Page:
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CLU-IN Studio
United States Environmental Protection Agency
Computational Toxicology: Chemical Prioritization / Rapid Assay Techniques
Sponsored by: National Institutes of Health, National Institute of Environmental Health Sciences, Superfund Basic Research Program
Original Time/Date of Presentation:

July 7, 2009, 1:30 PM - 3:30 PM, EDT (17:30-19:30 GMT)

Presentation Overview:

The Superfund Basic Research Program (SBRP), in collaboration with the US Environmental Protection Agency's Office of Superfund Remediation and Technology Innovation (OSRTI), presents the Spring/Summer 2009 edition of Risk eLearning: "Computational Toxicology: New Approaches for the 21st Century." This series of online seminars will provide an introduction to the key concepts of computational toxicology along with case studies demonstrating the utility of these approaches (e.g. high throughput screening, computer modeling, informatics) to risk assessment.

The National Research Council's Toxicology in the 21st Century report is advocating for greater acceptance of the pathway-based toxicity testing conducted mostly in in vitro systems. Recent advances in science and technology do provide unique opportunities to probe normal physiology and disease biology to an unprecedented depth. Ivan Rusyn, Ph.D., Associate Professor, Department of Environmental Sciences & Engineering, University of North Carolina at Chapel Hill, will highlight the tools and techniques that enable pathway-based toxicity testing and considers the challenges and opportunities that new science brings to the practice of toxicology.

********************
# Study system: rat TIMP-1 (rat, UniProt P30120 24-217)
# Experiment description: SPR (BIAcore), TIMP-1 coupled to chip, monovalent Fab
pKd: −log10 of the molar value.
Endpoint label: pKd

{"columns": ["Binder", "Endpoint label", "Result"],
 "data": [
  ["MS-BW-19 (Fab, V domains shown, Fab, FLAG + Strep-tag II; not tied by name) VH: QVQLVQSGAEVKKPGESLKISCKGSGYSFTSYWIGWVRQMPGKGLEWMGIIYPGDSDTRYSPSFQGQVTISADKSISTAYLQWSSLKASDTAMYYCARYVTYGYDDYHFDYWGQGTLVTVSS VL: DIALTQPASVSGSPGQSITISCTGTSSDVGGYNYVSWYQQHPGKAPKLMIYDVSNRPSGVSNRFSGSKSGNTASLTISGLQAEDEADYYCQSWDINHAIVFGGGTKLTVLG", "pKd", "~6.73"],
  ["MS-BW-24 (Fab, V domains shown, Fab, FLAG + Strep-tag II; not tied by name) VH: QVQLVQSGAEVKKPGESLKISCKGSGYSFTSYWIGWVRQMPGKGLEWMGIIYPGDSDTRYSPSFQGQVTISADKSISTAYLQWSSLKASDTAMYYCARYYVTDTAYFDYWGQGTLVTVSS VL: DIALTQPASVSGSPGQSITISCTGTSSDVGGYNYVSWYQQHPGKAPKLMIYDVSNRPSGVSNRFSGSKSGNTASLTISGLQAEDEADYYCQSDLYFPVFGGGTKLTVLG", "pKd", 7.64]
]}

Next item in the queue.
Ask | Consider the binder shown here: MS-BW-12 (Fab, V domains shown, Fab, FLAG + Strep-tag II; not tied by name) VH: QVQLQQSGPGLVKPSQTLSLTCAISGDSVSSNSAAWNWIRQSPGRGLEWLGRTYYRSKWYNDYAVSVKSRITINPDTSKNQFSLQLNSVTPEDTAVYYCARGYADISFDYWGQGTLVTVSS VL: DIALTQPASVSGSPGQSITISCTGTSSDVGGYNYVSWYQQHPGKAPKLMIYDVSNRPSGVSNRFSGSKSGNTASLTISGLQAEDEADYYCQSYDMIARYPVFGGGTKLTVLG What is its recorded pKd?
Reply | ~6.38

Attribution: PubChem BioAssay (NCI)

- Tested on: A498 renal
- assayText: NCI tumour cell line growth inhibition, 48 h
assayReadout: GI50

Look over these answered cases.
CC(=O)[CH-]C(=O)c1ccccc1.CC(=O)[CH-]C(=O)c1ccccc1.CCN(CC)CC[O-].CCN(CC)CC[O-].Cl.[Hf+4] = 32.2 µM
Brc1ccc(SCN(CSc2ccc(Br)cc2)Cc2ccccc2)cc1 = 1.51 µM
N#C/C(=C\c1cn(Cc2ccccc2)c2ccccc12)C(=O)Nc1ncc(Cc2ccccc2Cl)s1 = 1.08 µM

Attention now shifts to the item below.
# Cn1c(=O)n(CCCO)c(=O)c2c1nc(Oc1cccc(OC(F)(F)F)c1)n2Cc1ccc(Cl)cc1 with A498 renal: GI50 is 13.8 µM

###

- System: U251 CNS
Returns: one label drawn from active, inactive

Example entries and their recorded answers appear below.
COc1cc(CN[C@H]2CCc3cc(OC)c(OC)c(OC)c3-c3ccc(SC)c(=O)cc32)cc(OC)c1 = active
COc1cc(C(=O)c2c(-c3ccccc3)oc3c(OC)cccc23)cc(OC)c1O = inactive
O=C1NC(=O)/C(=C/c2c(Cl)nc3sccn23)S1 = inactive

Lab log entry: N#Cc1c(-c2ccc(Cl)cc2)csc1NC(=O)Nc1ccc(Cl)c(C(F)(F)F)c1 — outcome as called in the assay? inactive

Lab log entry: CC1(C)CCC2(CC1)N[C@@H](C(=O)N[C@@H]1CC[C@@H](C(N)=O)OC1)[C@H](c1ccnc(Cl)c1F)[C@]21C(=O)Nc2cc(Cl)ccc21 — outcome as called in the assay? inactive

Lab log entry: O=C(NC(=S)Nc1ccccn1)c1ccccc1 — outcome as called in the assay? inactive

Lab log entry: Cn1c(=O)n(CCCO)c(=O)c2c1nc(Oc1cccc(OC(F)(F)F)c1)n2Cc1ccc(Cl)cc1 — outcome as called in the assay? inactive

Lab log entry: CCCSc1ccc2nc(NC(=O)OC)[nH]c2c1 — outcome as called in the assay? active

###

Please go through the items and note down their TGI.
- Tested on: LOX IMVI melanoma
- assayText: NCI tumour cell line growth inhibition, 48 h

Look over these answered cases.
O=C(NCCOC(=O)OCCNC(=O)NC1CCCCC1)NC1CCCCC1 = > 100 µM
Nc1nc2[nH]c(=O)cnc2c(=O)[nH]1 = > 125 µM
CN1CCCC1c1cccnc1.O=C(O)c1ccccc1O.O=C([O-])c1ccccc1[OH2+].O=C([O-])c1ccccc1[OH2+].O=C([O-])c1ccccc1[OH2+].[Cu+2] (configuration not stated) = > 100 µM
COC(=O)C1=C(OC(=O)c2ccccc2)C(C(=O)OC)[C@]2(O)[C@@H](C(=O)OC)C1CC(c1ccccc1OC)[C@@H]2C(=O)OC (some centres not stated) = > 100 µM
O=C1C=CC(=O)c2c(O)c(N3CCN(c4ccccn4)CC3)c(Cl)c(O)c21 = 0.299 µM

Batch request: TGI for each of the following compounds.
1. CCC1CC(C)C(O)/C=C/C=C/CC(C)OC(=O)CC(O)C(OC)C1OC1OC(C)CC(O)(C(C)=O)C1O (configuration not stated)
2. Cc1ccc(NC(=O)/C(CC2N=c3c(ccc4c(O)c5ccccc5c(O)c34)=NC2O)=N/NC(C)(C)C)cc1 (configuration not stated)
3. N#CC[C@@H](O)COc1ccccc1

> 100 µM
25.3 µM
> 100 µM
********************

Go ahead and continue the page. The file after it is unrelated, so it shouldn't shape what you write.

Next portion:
For the second presentation Richard Judson, Ph.D., Bioinformatician, National Center for Computational Toxicology, U.S. EPA, will give an overview of ACToR. ACToR (Aggregated Computational Toxicology Resource) is a collection of databases collated or developed by the US EPA National Center for Computational Toxicology (NCCT). More than 200 sources of publicly available data on environmental chemicals have been brought together and made searchable by chemical name and other identifiers, and by chemical structure. Data includes chemical structure, physico-chemical values, in vitro assay data and in vivo toxicology data. Chemicals include, but are not limited to, high and medium production volume industrial chemicals, pesticides (active and inert ingredients), and potential ground and drinking water contaminants.

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